Managing Editor

Courtney Szto


Courtney (@courtneyszto) is an Assistant Professor at Queen’s University in the School of Kinesiology and Health Studies. Her PhD research focused on the connections between hockey, Canadian citizenship, and race and was published as “Changing on the Fly: Hockey through the voices of South Asian Canadians.” Her writing has appeared in outlets such as Interrupt Magazine, BlogHer, Rabble, and Delirious Hem. When not at the rink, she likes hiking, eating, and photography (not necessarily in that order). Courtney is also Past-President of the United Nations Association in Canada – Vancouver Branch.

Senior Editor

Brett Pardy


Brett (@AntiqueiPod) is a PhD Candidate at McGill University and a sessional instructor in Media Studies at the University of the Fraser Valley. His research studies the emotional impacts of media on learning/unlearning about individualism, racism, masculinity, and/or mental health. He is a fan of the Vancouver Canucks and films from around the world.

Founder and Past Editor

Mark Norman

Mark Norman

Mark (@markdavidnorman) founded Hockey in Society in 2011 and was the site’s editor until January, 2021. Mark is currently a postdoctoral researcher and lecturer at McMaster University. He has a PhD from the University of Toronto, specializing in Sociology of Sport, where he also taught an undergraduate course called Hockey in Canadian Society. He is also a life-long hockey fan, cheering for the Vancouver Canucks for over three decades, and a mediocre beer league player. More info can be found at his academic website.


Zuzana Botikova

Zuzana Botikova

Zuzana (@zuzinuanella) comes from Slovakia and has a PhD in sociology from the Masaryk University in Brno, Czech Republic – reuniting the former ice hockey empire, Czechoslovakia! Not only she is a big sports fan, moreover, in her academic work she focuses on the various identity processes that sport highlights in society.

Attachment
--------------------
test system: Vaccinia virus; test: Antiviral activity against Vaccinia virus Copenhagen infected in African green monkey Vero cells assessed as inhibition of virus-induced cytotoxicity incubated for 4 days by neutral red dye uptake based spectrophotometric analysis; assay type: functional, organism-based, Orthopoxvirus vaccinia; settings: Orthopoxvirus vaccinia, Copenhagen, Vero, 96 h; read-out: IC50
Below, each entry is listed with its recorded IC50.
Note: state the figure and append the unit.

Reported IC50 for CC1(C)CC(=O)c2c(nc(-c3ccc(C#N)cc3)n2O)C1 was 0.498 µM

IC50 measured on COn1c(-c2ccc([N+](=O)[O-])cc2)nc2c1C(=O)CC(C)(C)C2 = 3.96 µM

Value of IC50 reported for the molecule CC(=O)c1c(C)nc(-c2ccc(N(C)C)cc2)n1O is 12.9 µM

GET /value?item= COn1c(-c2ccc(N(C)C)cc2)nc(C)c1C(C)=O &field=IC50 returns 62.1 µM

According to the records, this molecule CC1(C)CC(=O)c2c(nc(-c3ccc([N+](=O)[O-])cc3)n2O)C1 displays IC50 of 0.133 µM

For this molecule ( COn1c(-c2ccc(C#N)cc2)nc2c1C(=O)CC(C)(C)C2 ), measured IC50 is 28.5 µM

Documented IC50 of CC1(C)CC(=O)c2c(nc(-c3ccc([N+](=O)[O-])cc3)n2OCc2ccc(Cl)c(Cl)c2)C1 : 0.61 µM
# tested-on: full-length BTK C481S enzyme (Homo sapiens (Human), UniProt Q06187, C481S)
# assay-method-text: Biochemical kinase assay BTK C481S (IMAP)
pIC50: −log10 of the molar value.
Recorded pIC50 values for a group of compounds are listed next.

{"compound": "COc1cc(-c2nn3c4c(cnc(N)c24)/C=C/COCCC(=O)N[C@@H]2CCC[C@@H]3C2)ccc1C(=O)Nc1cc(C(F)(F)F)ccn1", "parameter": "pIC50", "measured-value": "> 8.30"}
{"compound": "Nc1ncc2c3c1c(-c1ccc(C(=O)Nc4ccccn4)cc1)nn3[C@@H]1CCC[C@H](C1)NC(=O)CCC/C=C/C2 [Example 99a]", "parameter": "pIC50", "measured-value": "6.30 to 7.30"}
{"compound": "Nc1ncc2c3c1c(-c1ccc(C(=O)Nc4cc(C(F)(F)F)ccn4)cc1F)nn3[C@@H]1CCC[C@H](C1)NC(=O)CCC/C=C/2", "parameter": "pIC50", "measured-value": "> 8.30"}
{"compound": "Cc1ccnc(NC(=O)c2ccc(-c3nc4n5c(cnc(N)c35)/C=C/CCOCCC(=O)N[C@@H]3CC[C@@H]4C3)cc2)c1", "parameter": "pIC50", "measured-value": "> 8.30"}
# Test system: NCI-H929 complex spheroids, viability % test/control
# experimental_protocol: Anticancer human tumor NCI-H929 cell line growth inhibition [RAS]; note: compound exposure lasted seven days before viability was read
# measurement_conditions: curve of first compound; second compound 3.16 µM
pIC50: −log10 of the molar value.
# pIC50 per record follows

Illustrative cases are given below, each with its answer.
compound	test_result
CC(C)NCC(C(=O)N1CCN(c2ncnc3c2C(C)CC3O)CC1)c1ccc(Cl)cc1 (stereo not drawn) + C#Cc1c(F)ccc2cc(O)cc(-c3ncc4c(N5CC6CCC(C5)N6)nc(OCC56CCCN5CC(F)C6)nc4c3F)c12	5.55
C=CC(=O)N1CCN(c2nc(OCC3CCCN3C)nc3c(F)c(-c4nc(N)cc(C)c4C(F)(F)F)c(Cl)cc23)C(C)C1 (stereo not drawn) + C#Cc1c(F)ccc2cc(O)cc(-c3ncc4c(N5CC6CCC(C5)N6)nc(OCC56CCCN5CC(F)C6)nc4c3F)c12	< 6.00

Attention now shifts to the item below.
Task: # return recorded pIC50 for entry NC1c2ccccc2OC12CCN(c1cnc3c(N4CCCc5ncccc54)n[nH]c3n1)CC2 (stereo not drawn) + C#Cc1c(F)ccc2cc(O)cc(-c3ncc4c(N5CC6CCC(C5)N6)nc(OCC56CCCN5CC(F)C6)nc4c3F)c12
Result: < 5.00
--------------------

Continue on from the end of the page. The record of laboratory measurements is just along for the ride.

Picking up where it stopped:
Madison Danford


Madison (@maddydanford) is a PhD student in the School of Kinesiology and Health Studies at Queen’s University. She seeks to explore the nostalgic connection between whiteness, rural communities, and hockey as representative of what it means to be Canadian. Her Master’s work studied women’s ice hockey officials and gender relations in officiating. Hockey has always been a part of Madison’s life, as a player, official, coach, programmer and currently in her studies.

Martine Dennie


Martine (@MartineDennie) is a PhD Candidate in Sociology at the University of Calgary, conducting qualitative research on the playing culture of ice hockey. Her PhD research is on the legality of violence in ice hockey and specifically addresses questions of consent and assumption of risk in North American hockey leagues. The focus is on the playing culture of the sport to find out what individuals within hockey consider to be a consensual part of the game. She has a Juris Doctor from the Université de Moncton and a Master’s from Laurentian University, which touched on criminal law and violence in ice hockey.

Dan Hanoomansingh


Dan Hanoomansingh (@dan_h72) is an educator, coach, and Master’s student in the School of Kinesiology at the University of British Columbia. He is a former amateur hockey player and Hockey Canada Level 5 referee. Dan is interested in coaching, safe sport, and gender in hockey, as well as education representations of feminism, race, and colonialism in literature and media. He currently teaches high school English Language Arts, Social Studies, and Career Education in Vancouver, BC. In 2019, Dan started On-Side Mental Health, a project aimed at de-stigmatizing mental health and well-being in the ice hockey officiating community. His Master’s research is on coach education and applied data analytics in ice hockey officiating.

Shona Hickmore


Shona (@sdh0809) is a passionate hockey fan that struggles with mental illness. A social work student at the University of Calgary Edmonton Extension, Shona believes in de-stigmatizing mental illness and looking at alternative methods of achieving and maintaining wellness. During hockey season, Shona spends most of her weekends at hockey games where she feels like her best self. Her hobbies include watching hockey, learning to skate, writing, and reading.